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John Kennedy calls it a stroll down Memory Lane.

Folks who come to the Cruisers on Main Street Show often take a trip back in time as they meander along streets filled with an array of vehicles.

Area residents will be able to make that trip again this weekend during the John C. Fremont Days festival.

The show runs from 8 a.m. to 4 p.m. Saturday in downtown Fremont. While a car show has taken place during the festival for years, this is the ninth year for the Cruisers event.

An estimated 400 cars, trucks and motorcycles will go on display during the event and thousands of people are expected to walk through it, said Kennedy, the car show chairperson.

Kennedy said the show features 62 different classes and 200 trophies will be awarded. Classes include those for stock cars; modified cars; race cars; rat rods; stock trucks; modified trucks; Corvettes; and motorcycles.

“There’s a class for everyone,” Kennedy said.

Those wishing to enter their vehicles may do so on the day of the show at Fourth and Main streets. The entry fee is $20 per vehicle.

Kennedy noted that specialty trophies will be awarded.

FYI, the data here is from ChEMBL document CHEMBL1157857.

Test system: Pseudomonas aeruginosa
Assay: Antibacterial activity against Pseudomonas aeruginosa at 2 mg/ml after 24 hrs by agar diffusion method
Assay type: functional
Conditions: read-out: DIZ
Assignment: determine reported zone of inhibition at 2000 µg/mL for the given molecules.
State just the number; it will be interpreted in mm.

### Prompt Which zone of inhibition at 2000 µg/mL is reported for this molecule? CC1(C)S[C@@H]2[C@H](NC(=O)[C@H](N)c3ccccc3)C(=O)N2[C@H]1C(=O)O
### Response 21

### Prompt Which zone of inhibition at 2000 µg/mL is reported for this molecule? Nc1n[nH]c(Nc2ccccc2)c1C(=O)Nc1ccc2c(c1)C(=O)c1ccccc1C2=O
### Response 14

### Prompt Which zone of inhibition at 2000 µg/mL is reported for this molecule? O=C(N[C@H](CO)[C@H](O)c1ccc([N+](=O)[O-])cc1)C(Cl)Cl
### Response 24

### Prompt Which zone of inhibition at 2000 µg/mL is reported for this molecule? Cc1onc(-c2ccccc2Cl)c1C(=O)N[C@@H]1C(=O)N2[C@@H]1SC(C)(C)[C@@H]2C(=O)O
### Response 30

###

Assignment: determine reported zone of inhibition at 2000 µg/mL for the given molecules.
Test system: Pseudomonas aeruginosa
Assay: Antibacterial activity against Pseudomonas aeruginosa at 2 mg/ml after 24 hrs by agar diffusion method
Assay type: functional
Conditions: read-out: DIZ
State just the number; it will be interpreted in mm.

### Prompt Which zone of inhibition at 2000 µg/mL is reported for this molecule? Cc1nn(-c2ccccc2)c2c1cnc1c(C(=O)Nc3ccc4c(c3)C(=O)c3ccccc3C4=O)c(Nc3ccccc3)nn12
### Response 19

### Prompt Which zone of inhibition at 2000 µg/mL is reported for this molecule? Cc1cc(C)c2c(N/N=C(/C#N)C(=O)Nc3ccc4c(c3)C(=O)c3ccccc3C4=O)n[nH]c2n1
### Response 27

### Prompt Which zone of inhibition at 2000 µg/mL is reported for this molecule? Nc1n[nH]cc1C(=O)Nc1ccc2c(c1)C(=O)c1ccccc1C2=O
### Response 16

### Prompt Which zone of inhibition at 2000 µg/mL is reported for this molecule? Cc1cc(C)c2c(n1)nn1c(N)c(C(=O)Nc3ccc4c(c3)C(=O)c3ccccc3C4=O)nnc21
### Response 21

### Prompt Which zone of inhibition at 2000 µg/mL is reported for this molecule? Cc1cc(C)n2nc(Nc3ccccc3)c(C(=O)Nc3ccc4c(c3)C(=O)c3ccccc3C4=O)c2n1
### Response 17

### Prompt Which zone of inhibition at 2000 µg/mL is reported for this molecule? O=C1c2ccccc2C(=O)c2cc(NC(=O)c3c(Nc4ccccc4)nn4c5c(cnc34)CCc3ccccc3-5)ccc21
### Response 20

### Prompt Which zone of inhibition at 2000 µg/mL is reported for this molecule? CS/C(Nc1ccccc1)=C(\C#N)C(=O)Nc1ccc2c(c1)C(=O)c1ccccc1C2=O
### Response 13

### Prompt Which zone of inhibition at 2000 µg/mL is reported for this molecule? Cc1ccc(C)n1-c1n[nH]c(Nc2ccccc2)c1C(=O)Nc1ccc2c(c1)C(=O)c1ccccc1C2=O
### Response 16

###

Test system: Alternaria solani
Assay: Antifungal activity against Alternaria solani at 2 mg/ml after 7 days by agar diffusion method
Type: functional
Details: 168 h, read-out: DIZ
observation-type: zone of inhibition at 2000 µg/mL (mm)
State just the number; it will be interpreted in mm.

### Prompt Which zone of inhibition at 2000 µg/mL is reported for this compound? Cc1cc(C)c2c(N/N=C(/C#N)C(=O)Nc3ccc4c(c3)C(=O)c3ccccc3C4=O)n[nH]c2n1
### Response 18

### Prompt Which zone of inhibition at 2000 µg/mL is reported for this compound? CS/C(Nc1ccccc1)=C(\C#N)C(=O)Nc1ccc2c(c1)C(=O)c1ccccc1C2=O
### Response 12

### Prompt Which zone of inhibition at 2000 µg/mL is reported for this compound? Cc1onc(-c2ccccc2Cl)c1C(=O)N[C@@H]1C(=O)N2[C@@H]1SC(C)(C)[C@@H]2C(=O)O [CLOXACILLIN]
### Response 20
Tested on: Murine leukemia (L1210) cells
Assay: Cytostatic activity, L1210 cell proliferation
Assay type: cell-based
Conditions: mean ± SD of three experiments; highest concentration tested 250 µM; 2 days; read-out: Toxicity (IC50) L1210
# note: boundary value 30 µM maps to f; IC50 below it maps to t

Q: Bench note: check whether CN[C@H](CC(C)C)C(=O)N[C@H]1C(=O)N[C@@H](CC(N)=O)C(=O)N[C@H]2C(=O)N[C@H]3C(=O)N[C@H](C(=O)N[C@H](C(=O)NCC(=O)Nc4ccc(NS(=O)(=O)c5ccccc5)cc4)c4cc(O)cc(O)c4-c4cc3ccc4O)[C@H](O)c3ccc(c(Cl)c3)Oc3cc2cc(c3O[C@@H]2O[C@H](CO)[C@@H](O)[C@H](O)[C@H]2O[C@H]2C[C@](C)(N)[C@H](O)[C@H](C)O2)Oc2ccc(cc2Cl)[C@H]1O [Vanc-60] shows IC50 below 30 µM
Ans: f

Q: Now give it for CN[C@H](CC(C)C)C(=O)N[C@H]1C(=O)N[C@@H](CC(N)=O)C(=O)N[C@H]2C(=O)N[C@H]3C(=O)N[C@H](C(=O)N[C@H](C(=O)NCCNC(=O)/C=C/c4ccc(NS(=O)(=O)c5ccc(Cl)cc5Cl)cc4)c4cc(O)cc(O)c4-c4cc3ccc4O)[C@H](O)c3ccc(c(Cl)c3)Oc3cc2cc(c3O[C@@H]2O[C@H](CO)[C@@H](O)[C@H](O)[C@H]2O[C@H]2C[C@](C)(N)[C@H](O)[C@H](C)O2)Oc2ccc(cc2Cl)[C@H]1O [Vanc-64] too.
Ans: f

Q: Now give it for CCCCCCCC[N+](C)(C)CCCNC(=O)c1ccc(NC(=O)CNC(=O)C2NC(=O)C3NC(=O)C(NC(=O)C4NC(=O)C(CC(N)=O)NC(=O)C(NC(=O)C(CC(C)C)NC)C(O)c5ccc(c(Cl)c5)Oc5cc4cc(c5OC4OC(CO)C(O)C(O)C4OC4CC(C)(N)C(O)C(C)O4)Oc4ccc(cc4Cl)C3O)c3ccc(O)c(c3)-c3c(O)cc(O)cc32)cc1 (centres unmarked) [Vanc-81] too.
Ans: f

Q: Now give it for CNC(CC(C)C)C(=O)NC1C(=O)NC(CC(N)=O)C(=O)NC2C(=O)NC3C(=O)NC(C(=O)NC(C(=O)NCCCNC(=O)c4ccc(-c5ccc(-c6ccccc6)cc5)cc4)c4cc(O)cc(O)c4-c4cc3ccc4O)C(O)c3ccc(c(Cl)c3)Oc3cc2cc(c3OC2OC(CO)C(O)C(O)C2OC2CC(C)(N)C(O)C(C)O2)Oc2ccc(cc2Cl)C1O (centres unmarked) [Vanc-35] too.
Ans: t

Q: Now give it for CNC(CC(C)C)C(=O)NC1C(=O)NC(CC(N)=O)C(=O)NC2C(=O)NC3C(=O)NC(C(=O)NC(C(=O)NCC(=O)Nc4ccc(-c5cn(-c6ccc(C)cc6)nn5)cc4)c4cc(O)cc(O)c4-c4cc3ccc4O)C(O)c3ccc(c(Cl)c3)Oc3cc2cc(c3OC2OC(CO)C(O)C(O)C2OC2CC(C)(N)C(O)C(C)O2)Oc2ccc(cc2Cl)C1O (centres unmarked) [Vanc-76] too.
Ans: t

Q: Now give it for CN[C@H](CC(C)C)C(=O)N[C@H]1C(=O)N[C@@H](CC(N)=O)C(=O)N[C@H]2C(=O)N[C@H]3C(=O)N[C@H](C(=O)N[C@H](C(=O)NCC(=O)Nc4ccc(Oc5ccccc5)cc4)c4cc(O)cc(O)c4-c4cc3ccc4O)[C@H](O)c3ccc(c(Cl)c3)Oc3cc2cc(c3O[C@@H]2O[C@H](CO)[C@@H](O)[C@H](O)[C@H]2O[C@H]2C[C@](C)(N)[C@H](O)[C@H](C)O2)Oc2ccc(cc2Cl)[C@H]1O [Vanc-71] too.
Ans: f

The custom-made trophies include: Dunbar’s Choice by Dunbar Street Cruisers; Best of Show and Best of Show Modified trophies by Gary Morris and crew; Best of Show Bike by Mike Godin; police department selection and fire department selection trophies by Gregg Schmidt of Trophy Case with custom lettering by Jerry Rosenthal.

Kennedy also noted that “In Memory” trophies will be presented in honor of people involved in the car show world who have died. Their family members select the winners of these trophies. Those being honored are: the late Dan Coughlin, Al Enfield, Paul Hartung, Don Mohr and Omer “Mr. T” Troester.

Dahl Automotive also will award a Salute to Our Troops trophy in honor of veterans.

Kennedy believes area residents will enjoy the show.

“People have a fascination with cars and bikes,” he said.

Visitors often look for cars and trucks similar to what they owned years ago.

“They’re looking for something that brings back memories,” he said.

Grandchildren will come with grandparents, who will tell them stories of the first car they had in high school. Or a man might see a car like the one he took his wife on a first date in, Kennedy added.

And with that, grandparents will make that Memory Lane trip with a new generation.


News Editor

Tammy Real-McKeighan is news editor of the Fremont Tribune. She covers news, features, religion stories and writes the weekly faith-based, Spiritual Spinach column.

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